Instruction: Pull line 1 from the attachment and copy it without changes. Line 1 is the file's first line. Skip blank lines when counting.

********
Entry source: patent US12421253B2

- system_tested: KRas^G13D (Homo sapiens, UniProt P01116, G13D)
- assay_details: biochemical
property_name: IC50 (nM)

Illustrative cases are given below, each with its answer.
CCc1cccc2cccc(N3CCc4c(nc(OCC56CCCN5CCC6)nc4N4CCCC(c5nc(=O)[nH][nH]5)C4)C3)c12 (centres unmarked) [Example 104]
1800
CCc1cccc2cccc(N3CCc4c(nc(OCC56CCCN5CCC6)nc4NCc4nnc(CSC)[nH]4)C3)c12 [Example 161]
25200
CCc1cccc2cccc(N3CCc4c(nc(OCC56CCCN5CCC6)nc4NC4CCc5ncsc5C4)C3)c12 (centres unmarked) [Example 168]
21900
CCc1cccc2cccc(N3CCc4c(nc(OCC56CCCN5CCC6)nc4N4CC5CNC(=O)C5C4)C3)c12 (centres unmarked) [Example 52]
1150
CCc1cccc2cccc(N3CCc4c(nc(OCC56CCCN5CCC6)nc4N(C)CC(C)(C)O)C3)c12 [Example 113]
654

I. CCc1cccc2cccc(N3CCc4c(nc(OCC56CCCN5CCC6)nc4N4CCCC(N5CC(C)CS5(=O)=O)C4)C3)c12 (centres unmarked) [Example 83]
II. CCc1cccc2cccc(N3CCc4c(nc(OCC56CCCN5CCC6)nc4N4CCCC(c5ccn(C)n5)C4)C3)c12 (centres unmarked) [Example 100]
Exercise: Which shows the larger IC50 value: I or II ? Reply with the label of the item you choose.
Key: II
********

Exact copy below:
Entry source: patent US12421253B2